Technology and Stress

Posted in News, NetCasts by biofeedbackresources on April 11th, 2012

Technology is supposed to make our lives easier right?  In many ways it has.  Word processing, desktop publishing, database and many other software programs and personal computers allow us to do many things faster and less expensively than ever before.  Cell phones, smart phones, and tablets have made communications and computing portable and more convenient.  That’s the good news.  The not so good news is that with all of the advances, increased power, and time savings most of us just end up doing more which causes more stress.  Instead of using the saved time to relax we are now expected to get more done.  So is the technology causing stress?  Is technology bad because it is adding to our stress?  The way that some technology is used may in fact contribute to stress but biofeedback is a technology that can be used to help people learn to reduce their negative responses to stress.  Biofeedback technology allows the measurement of muscle tension, skin temperature, skin conductance, respiration, heart rate / heart rate variability, and EEG – brainwaves.   By using this technology people learn how to regulate their physiology to improve health and performance.  There many applications including mental health, pain management, rehabilitation, education, business, sports.

Erik Peper, Ph.D. is an expert in teaching people how to use biofeedback technology to reduce negative responses to stress.   Read more about this work and a workshop he will be teaching in New York City May 4-5, 2012.


I receive many calls at my office from people in the general public looking for biofeedback providers in their area.  These calls come from all over the Unites States.  There are just not enough people providing biofeedback yet.  There is an opportunity for healthcare providers to expand their businesses by adding this service to their practice.  This can attract new clients as well as offer existing clients another service.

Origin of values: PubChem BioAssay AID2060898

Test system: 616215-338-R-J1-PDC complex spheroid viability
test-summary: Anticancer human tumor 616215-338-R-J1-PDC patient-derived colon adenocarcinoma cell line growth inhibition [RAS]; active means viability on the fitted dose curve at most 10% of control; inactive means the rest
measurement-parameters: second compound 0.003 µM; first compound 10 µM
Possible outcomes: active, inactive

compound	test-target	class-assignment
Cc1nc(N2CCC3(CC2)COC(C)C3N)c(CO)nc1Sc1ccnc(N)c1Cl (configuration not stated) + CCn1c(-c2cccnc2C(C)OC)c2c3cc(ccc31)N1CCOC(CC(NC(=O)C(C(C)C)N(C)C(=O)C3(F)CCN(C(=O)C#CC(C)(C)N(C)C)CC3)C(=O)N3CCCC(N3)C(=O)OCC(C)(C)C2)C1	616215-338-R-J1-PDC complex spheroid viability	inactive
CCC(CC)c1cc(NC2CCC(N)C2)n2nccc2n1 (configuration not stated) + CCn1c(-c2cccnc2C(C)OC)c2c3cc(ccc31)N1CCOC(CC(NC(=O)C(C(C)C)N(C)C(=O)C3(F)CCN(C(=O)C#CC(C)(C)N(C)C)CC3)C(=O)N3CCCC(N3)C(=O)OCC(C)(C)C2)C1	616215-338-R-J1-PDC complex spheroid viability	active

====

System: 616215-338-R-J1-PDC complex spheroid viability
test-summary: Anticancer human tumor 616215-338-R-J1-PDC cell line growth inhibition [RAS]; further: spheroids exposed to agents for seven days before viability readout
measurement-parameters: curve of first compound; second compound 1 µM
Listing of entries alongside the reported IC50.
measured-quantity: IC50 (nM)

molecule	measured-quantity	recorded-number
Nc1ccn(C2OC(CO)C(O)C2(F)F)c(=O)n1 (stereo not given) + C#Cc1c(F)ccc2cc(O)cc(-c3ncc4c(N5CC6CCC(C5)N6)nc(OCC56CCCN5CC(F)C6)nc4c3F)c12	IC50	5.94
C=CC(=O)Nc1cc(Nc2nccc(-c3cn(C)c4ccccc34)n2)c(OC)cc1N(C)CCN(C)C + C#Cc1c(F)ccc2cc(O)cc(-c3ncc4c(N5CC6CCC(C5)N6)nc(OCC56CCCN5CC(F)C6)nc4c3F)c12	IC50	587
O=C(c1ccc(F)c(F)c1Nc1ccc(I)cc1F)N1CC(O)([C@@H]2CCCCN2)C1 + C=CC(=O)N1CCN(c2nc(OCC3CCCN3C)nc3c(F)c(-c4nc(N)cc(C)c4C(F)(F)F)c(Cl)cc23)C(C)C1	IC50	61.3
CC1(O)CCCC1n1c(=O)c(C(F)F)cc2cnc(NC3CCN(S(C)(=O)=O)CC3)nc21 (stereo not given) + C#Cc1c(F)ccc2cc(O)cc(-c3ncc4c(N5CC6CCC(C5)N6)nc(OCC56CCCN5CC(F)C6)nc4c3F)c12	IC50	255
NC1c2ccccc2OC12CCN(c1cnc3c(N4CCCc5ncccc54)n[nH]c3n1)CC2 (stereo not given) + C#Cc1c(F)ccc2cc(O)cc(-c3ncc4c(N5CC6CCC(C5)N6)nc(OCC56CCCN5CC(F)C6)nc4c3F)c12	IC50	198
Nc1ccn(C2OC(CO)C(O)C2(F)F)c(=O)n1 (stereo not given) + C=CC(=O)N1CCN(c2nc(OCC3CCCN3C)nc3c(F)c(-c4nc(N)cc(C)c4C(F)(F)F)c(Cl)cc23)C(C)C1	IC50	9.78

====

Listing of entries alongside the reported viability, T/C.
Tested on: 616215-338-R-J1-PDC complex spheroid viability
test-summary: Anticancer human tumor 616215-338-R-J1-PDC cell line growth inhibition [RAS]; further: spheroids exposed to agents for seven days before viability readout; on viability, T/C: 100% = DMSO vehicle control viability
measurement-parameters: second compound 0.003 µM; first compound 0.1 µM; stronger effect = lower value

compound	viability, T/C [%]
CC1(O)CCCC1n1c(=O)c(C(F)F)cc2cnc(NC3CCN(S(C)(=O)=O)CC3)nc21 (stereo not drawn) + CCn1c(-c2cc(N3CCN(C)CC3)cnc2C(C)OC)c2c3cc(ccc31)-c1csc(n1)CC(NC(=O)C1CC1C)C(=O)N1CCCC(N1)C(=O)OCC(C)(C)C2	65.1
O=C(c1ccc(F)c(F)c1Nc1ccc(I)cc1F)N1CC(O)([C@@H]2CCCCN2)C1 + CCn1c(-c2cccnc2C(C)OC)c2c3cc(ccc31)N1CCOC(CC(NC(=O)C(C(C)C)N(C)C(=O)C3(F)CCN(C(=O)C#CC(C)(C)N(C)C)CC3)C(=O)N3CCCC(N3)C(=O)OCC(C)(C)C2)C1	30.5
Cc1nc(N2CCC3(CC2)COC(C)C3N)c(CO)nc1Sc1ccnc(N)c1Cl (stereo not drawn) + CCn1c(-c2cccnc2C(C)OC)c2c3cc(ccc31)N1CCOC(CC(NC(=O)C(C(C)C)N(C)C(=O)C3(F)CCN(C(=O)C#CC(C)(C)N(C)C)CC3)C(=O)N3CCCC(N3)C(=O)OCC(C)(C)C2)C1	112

Harry L. Campbell

Biofeedback Resources International

Facebook: Biofeedback Resources International

Twitter: biofeedbackman







Expanding the Biofeedback Field

Posted in DefaultTag by biofeedbackresources on March 3rd, 2012

In an effort to continue to support the growth of the biofeedback field Biofeedback Resources International continues to serve as the Corporate sponsor of the Northeast Regional Biofeedback Society (NRBS).  The focus of their April 20-23 conference is expanding biofeedback popularity, use, and availability.  To that end Mark Schwartz, director of the Biofeedback Foundation of Europe (BFE) will be presenting information on the BFE-LFB Learn from the Best program.  This program helps people outside of the biofeedback field learn how they can incorporate biofeedback into their current work to improve results and add new revenue streams. 


For more information:





The Biofeedback Certification International Alliance (BCIA) provides certification in biofeedback , EEG/Neurofeedback, and Pelvic Muscle Disorder biofeedback.  Certification is an important step in beginning or continuing a career in biofeedback.  It helps establish a person as a serious professional.  Many of the training programs available also provide continuing education credits for licensed psychologists and other healthcare professionals. 


Read more about biofeedback training:


Learn how Dr. Adam Kirkpatrick is using biofeedback to help singers improve the quality of their voice.  His new Voice Software Suite will be launched at the AAPB conference in Baltimore, MD March 8-10, 2012.